Comer Children’s Hospital helps families with allergies

Like many 4-year-old girls, Nylah Washington loves ballet, soccer, swimming and the movie Frozen.

And like a growing number of children, Nylah suffers from a peanut allergy.

But thanks to the quick action of her mother and the team at the University of Chicago Medicine Comer Children’s Hospital, Nylah’s first adverse reaction to peanuts was handled quickly and effectively.

It was the fall of 2013 and Tiffani Washington had just made homemade peanut butter in her blender and put a little bit on apple slices for her daughter, Nylah, to try.

Within minutes, Nylah had a reaction.

“She had puffiness around her eyes, said she had an itchy throat and started to cry,” Tiffani says.

She immediately gave Nylah a dose of Children’s Benadryl and rushed her to the Comer Children’s Hospital emergency room.

“I knew immediately what was happening, because I was aware of how common peanut allergies were,” Tiffani says. “Luckily, we were at the emergency room within 10 minutes of the ordeal starting.”

Dr. Raoul Wolf, a pediatrician and allergy specialist at the University of Chicago Medicine Comer Children’s Hospital, says there has been a large increase in food allergies over the last few years.

“At Comer Children’s Hospital, we bridge high-powered bench research with compassionate clinical care,” he says. “That combination is very powerful and unique.”

In addition to monitoring Nylah as the reaction subsided, physicians and nurses educated the Washington family on peanut allergies and how to treat them.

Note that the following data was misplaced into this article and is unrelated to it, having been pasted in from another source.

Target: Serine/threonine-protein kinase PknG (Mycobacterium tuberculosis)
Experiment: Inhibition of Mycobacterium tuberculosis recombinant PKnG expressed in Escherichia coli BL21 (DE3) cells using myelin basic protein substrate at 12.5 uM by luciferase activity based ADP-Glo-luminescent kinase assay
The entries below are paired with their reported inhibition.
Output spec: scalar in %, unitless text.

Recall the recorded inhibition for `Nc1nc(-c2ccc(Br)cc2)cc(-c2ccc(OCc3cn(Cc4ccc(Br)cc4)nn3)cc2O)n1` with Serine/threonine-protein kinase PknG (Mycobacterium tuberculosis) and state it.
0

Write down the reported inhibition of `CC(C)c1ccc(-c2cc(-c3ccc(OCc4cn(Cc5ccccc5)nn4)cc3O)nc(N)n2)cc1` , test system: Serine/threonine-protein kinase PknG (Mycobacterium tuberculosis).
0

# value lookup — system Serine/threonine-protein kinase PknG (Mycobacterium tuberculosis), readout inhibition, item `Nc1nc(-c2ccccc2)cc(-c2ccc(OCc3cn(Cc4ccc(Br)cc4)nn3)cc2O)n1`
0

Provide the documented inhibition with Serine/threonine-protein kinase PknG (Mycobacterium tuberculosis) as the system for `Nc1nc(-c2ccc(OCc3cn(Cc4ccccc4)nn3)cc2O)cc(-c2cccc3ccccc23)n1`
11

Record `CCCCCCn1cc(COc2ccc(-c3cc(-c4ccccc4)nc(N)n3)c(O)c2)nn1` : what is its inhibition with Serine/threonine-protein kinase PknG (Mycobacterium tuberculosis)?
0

“They talked to us about how Nylah may not have previously had this allergy, but that anyone can develop it at any point in life,” Tiffani says. “The nurses at Comer talked to us about what to look for, some of the symptoms, how to use the Epi Pen and how to train other caregivers (including her grandparents and babysitters).”

Nylah now sees her pediatrician and her allergist regularly, and everyone works together to give her the best possible care.

Tiffani says she now always carries Children’s Benadryl and an Epi Pen. She also makes sure to read all labels carefully for allergen information, and ask lots of questions about ingredients and food preparation when dining at area restaurants.

While Nylah has had other reactions and seems to have some other allergies, Tiffani is thankful she has never had to use the Epi Pen.

Tiffani says she is happy that others in the community are becoming more and more aware of the impact of peanut allergies, and others are becoming more accommodating towards those with special food needs.

She is looking forward to participating in research through the University of Chicago to help advance the study of food allergies in children in hopes of finding better treatments or possible cures.

“To be in what could be a life-threatening situation is scary. But we feel lucky to be close to one of the leading providers of care and research around pediatric allergies. The medical staff at Comer Children’s Hospital took so much time to make sure we felt comfortable, and had the knowledge to pass along to anyone caring for Nylah.”

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